I nearly missed this coffee shop as we drove past it today on the way to the Department of Science and Technology. Its a perfect example of a budget shipping container cafe but done in a very quaint way that is fully functional and the container actually gives it a bit of charm. The other important note here is the location as it slips quietly in between a condominium development and a petrol station which also shows how functional the building can be in a small space. The added canopy gives it a lit sitting area for evenings as well as canopies over the windows and outside area for shade against the Philippines sun.
Another great example of cargotecture in action.
When most people think shipping container they are thinking a solid steel box used to transport goods around the world. A unit that is able to rust easily and overheats in the sun at the same time cold when temperatures drop.
In reality you have this on the left, a blank canvas for modular construction the box like shape gives you a starting point that has many alternatives in its construction and not only that its easy to work with. The skill set needed for self building is reduced drastically down to weights and possibilities, design is reduced down to budgets and creativity. So when you think container think of the drawing as its the basis of modular construction that is sustainable and often from re-cycled units allowing a reduction in waste at the same time putting it to good use. Also using the shape from the drawing takes away a lot of the boundaries people set in their mind and allows the thoughts to flow on how to attach multiple units together to form up a home. The important thing to remember though is the strength comes from the outer frame the wider parts shown on this side of the drawing.
Skylights are an important factor of designing a shipping container home that is often overlooked. I can’t see why more people aren’t adding them into the property as they offer up natural lighting that is also more healthy than electrically generated. The Sun-Tek Skylights are aluminium and self flashing but before installing always make sure your going to be able to drain away excess water. Stagnant water is how leaks can happen and why its worth raising the skylights on an angle to reduce the problem. At the same time it is an easy option and easy installation process.
Utilization of the side of a shipping container for a vertical garden gives space for growing food and plants but also the greenery can offer a barrier to the shipping container from the sun.
This structure for a roof seems the most simple to put together and using scaffolding tubes makes the quickest method if not the cheapest (Being aluminium) at the same time adding a secondary roof creates protection from the sun to help keep the home cool and in this case its being done in sections. Cut out a steel section for the new shipping container home you will probably find it will be easy to fit to the frame on the roof saving buying a roofing sheet.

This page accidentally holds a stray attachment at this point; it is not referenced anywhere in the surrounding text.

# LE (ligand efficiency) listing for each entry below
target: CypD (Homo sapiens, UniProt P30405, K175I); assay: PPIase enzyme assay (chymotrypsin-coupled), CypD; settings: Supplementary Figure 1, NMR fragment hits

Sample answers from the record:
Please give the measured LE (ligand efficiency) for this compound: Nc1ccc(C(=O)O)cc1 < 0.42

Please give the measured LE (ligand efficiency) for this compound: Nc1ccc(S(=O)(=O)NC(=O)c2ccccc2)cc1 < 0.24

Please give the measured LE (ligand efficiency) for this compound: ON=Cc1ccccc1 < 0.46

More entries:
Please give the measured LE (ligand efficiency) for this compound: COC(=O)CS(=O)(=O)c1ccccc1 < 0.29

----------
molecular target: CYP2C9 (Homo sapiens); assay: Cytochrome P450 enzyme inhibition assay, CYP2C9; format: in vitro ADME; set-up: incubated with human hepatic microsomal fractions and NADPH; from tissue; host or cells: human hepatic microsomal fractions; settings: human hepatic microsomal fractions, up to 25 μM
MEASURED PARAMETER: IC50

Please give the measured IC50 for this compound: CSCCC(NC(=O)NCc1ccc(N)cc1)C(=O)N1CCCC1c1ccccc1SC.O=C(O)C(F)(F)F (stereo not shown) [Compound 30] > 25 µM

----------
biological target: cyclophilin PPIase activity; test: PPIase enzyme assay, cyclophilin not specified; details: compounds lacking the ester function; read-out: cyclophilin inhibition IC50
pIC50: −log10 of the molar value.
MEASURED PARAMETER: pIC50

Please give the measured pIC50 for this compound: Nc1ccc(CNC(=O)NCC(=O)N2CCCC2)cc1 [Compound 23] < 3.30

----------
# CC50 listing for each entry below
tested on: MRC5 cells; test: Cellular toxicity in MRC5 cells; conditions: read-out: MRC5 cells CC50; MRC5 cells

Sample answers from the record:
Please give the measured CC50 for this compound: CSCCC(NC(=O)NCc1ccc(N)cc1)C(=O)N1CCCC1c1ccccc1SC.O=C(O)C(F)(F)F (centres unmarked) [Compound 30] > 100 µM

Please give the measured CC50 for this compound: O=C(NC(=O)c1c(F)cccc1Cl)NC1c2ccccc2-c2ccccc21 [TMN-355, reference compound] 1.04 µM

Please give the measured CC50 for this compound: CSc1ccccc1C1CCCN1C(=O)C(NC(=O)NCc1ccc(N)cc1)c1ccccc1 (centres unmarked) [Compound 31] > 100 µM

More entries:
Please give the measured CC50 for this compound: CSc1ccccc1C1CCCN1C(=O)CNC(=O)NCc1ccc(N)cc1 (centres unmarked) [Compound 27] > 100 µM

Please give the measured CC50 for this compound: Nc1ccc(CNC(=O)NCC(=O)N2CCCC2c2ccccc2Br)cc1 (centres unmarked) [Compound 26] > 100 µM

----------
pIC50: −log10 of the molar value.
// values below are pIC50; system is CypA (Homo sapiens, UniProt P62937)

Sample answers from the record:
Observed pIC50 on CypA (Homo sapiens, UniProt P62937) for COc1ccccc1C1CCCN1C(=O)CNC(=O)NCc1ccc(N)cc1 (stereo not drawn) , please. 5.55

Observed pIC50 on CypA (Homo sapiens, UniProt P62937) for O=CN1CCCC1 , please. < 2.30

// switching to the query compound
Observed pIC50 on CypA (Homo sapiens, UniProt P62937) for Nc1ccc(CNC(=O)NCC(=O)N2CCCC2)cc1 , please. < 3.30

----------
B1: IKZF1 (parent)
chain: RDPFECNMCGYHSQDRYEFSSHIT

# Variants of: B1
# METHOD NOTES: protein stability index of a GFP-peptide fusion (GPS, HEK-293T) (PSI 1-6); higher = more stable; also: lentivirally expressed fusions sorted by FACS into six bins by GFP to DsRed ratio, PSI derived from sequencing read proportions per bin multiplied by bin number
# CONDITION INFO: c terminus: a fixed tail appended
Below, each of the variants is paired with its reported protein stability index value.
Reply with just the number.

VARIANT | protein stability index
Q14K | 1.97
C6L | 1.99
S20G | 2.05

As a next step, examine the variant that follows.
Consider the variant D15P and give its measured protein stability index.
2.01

The thing with shipping containers although very sturdy if the ground isn’t level it can often twist and pop the wood flooring up as well as make the doors difficult to open. The worst case scenario is that you build uneven then move the container finding it then levels itself damaging the work you undertook.
Now it doesn’t always have to be some complex ground as they are very robust pieces of kit you just have to make sure its level even if its soil your dropping the container onto. Also you have to look at what your needing the container for and where. For example in the UK the howling cold winds can make sitting in a container a cold place to be so sheltering it away from wind channels such as behind a wall are beneficial. But if in the Philippines for example heat is an issue so building the units on pillars is very beneficial as the air flows under the unit as well as the sun heating the ground throughout the day. This affect allows natural heating at night as heat from the ground rises during the night hours to help keep an ambient temperature. How high to place the container is then the next question and one that you need to base on the exact location you want it and needs. For example if building studio apartments maybe you want to create some reverse U shaped concrete pillars 8 – 10ft high to sit the containers on as this not only allows the heating/cooling but also a parking space to keep your vehicle in the shade when not in use. At the same time you could be just raising the same unit on pillars less than 3ft high to allow access for drainage pipes etc. which still offers some heat reflection and cooling but obviously the angle is restricted.
The beauty of the shipping container is that its physically a robust building block you can adapt to most needs as long as your practical and make sure you try to keep things as level as possible you will have little problems especially if joining multiple units. I have worked on modular housing previously and found floor levels as much as 10” out and uneven (10” over one end and 6” under the other) this has happened due to contractors involved in preparing the ground not being part of the modular construction teams not knowing the critical importance of getting things right. Instead doing a quick job for quick pay which resulted in headaches for me as we had to physically lift the units and level them manually adding an extra few days to the job. Which when your talking modular and time sensitive you have containers arriving to be joined yet nowhere to install them until you’ve fixed the first few and over a few days your starting to get problems catching up as things are all out of sequence. For the modest house builder its not too much of a problem but this was a multi storey doctors surgery built in a similar way to shipping container houses.